>> Denenberg, Ray:
>>> If [seasons in intervals] is to be added it would be with the restriction that if a season is supplied in one part of an interval then a season must be supplied in the other part.
>>> (Or more generally, they must both be in the same division class.)
Whether this restriction would be sensible depends on how specific seasons are to be specified in ISO 8601.
>>> Further, clarification will be added that a season is associated
>>> with the year in which it begins.
This would be inconsistent with how calendar weeks are defined by ISO. W01 is not the one with the first Monday of the year but the one with the first Thursday of the year! (In 2018 -W01-1 and -01-01 coincided, so the question of first week was trivial to decide.)
>>> The latter pertains specifically to winter: we are currently in winter 2017, not winter 2018.
By all conventions set forth by ISO 8601 until now, we are not (unless this "winter" is a period from, e.g., 1 November through 31 January).
You are obviously assuming an astronomical definition of seasons. This needs to be settled and stated in the standard. I strongly believe extensions to the MM field should be restricted to divisions that contain whole calendar months, which incidentally includes European meteorological definitions of the seasons. Introduce 'S1' through 'S4' or something else for astronomical seasons. Some academic trimesters and fiscal quarters (and other divisions) also use descriptive terms like "winter", but often agree with neither the meteorological nor the astronomical definition of seasons. EDTF may have been developed for bibliographic purposes where the astronomical, Northern-hemispheric definition predominates, but ISO 8601 has a much broader scope.
>>> This may cause discomfort because although this is the commonly accepted definition
ISO 8601 does not need to comply with external sources if that would break internal consistency. The whole point of a standard is to select a single definition for ambiguous terms.
> Hostage, John <[log in to unmask]> wrote:
>> I think there are two conflicting understandings of seasons at work here.
There are indeed.
>> One tries to nail down a precise definition that can be validated and manipulated mathematically.
This is the definition that would accommodate existing ISO 8601 practice.
>> The other realizes that seasons are bound up with language, culture, and the part of the world being talked about.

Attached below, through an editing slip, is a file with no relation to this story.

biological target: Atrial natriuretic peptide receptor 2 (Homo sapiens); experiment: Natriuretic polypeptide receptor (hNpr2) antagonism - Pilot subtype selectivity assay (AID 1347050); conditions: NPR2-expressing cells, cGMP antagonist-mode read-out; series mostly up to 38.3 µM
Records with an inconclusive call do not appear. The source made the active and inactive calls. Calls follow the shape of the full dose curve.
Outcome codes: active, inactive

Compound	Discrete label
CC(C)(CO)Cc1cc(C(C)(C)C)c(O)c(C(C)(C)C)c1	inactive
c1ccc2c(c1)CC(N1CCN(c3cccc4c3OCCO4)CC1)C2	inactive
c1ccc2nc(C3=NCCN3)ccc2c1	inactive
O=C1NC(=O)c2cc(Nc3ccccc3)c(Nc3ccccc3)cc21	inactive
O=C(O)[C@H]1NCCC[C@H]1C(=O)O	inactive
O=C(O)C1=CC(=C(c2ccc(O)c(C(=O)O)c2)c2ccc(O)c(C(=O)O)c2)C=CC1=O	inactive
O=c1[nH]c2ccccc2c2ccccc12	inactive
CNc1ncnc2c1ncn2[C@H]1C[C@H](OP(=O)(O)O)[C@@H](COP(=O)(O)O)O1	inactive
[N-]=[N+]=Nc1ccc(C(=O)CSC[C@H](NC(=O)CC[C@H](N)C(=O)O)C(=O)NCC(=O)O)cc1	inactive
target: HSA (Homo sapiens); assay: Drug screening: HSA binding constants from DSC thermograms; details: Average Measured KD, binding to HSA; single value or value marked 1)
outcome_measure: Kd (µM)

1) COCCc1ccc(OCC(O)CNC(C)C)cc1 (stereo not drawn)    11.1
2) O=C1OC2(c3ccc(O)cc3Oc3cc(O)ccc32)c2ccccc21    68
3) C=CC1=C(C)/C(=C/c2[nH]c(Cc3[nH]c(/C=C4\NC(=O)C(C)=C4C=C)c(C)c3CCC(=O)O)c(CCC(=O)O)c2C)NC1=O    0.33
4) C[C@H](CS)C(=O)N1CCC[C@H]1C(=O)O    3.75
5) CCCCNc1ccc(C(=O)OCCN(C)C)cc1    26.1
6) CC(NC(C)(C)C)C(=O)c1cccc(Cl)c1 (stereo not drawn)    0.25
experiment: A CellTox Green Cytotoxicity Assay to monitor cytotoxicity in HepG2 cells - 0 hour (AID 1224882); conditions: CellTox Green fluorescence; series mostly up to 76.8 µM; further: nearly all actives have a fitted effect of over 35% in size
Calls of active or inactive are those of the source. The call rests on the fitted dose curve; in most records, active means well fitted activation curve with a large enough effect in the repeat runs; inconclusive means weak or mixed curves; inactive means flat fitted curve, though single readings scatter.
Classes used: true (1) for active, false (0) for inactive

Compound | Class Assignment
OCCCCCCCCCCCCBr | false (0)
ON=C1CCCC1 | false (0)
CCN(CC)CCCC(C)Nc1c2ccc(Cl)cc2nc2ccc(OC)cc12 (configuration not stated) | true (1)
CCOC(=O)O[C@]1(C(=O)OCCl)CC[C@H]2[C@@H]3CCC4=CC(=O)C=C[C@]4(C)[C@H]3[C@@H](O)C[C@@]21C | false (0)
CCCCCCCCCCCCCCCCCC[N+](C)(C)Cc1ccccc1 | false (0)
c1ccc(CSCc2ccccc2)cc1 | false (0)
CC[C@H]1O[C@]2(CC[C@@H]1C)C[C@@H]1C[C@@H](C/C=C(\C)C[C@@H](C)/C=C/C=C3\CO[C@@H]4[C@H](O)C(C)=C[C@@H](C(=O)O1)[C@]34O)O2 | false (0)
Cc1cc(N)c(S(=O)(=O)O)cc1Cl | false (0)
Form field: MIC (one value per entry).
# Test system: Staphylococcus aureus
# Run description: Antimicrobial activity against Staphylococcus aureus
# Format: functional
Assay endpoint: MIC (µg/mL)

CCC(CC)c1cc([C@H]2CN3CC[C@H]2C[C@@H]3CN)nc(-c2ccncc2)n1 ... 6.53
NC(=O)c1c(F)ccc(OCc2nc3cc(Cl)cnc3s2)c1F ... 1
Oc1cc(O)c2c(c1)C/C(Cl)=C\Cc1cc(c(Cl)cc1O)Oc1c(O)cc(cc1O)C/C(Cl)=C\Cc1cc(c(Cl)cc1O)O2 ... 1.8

This one is what librarians and others involved with bibliographies would prefer apparently.
>> Maybe it’s futile to include seasons in a date and time standard because they are so subjective.
The beauty of a standard is that it can settle on a single definition that is most consistent with other definitions used in that standard.
>> It seems like a non-starter to say that if a publisher calls something “winter 2018” we have to represent it as 2017-24.
The current, cumbersome way would be, for instance, "2017-12/2018-02". You also have to translate natural language terms like "January" or "Monday" or "afternoon"; seasons are just a bit harder.
>> And if an issue says “winter 2017” we won’t know if that means 2017-24 under that definition or 2016-24, unless perhaps we have a lot of adjacent numbered issues to compare it to.
That is reason enough not to encode it in a ISO-8601 date notation, in my humble opinion..
Stephen Hearn <[log in to unmask]>:
> It might be simpler to dispense with specific seasonal terms
> and just authorize a relative sequence specified by year:
Indeed. Month names are also only informative, not normative in ISO 8601.
> The defined values could be extended to cover cases where a year is divided
> into more than four "seasons" or non-month units.
That is why it has been suggested to use the first digit semantically (as far as possible): Let it designate either the number of months in each division or the number of such divisions per year. Four seasons (=> quarters) of (about) three months each (=> trimesters) would thus preferably run from either 31 through 34 or from 41 through 44.
If the first division should (optionally) not start with 1 January, things get more complicated and weird. The earliest first day of a max. 91-day first season should be 18 October of the preceding year and the latest first day of that season should be 15 February, which would ensure that the majority of the days in the season is in the year their season nominally belongs to. This would be consistent with how ISO 8601 defines the first week of the year, i.e. the one with at least 4 out of 7 days within that year.
> The particular terms to be used for each serial's issue designations would
> have to be recorded some other way, as arguably they should be given the
> idiosyncratic nature of such term use.
I completely agree. This is how ISO date standards have worked for decades.